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Date of Award
Biochemistry and Molecular Biology
Sharon H. Ackerman
THE CONSTRUCTION OF BACTERIAL EXPRESSION PLASMIDS WITH HUMAN CDNAS ENCODING NEUROFILAMENT PROTEINS
JOSEPH D. KLAVITTER
Advisor: Dr. Sharon Ackerman
Major: Biochemistry and Molecular Biology
Degree: Master of Science
Neurofilaments (NFs) are the most abundant cytoskeletal components of large myelinated axons from adult central nervous system (CNS) and peripheral nervous system (PNS) where their major function is to control axonal caliber (25). The genetic composition of intermediate filaments consists of at least 67 genes that encode functional intermediate-filament proteins, which makes this gene family one of the largest in the human genome (26). Mammalian NFs are composed of three polypeptides, classified as light (NF-L, 61 kDa in humans), medium (NF-M, 90 kDa) and heavy (NF-H, 110 kDa) (27). The diameter of IFs (10 nm) is “intermediate” between microfilaments (6 nm) and myosin filaments (15 nm) (6). Very little is known at the molecular level about how the normal distance between NFs is set and maintained; although the idea that phosphatase may be linked to neurofilament compaction (NFC) is a prevalent viewpoint in the field.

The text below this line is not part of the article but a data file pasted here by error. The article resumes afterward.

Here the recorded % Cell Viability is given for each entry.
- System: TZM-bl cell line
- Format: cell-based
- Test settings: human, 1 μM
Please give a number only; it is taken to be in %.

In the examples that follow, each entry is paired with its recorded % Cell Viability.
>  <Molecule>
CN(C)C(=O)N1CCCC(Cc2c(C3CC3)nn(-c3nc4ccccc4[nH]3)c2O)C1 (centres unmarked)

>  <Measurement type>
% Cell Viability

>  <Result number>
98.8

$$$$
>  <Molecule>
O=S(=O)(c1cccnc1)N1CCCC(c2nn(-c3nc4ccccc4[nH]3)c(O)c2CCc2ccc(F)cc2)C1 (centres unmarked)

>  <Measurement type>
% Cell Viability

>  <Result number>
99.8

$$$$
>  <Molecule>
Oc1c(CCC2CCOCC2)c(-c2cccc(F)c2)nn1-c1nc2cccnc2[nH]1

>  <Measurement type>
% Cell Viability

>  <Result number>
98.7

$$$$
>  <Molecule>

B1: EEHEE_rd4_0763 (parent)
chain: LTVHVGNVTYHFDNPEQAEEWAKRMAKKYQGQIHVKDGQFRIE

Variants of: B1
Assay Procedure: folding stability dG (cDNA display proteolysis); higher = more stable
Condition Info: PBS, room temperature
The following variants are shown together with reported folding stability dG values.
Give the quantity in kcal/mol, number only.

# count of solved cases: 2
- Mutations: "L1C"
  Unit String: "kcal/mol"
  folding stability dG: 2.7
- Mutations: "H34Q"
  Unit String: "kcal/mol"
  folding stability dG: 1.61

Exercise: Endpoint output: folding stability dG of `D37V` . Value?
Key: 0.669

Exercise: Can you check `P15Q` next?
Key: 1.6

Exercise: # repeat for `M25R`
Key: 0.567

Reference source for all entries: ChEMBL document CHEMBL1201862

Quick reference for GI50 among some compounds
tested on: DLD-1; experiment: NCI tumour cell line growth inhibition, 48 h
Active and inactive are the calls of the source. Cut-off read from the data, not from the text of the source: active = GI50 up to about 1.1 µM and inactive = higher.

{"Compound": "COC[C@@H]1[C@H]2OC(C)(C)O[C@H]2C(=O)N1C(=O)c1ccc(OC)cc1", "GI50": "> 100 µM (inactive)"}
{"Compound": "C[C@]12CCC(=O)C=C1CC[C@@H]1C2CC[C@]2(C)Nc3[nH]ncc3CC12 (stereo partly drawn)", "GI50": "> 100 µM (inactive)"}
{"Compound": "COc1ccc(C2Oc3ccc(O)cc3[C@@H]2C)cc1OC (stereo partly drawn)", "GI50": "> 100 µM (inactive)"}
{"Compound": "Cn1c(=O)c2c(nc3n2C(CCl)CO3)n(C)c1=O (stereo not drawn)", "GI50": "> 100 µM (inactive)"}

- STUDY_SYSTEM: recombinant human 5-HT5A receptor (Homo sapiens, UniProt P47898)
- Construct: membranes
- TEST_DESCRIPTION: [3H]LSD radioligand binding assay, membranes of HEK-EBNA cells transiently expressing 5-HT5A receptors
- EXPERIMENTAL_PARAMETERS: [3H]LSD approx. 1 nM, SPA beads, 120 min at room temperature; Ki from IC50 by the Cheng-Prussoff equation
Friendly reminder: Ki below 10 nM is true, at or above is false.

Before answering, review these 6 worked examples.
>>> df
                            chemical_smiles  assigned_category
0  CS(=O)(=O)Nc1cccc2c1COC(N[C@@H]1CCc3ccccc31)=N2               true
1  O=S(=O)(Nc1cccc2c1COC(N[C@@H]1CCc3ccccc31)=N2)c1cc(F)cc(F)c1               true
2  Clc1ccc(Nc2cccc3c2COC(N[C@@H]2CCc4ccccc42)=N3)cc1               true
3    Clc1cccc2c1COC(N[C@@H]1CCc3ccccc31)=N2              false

This research project was designed to provide new information about the structure/function relationships in neurofilaments (NFs). Important questions relevant to neurofilament biology were identified that could be addressed in biochemical experiments with purified recombinant NF proteins that are produced in Escherichia coli; through the development of a bacterial expression system for the production of NF-Lrod:NF dimers as recombinant proteins for use in further in vitro experiments. The ultimate objective is to produce soluble NF-Lrod:NF-L and NFLrod:NF-M dimers that would one-day lead to the crystallization of neurofilament proteins and ultimately reveal new methods to treat NFC and neurodegenerative diseases.
Klavitter, Joe, "The Construction Of Bacterial Expression Plasmids With Human Cdnas Encoding Neurofilament Proteins" (2018). Wayne State University Theses. 679.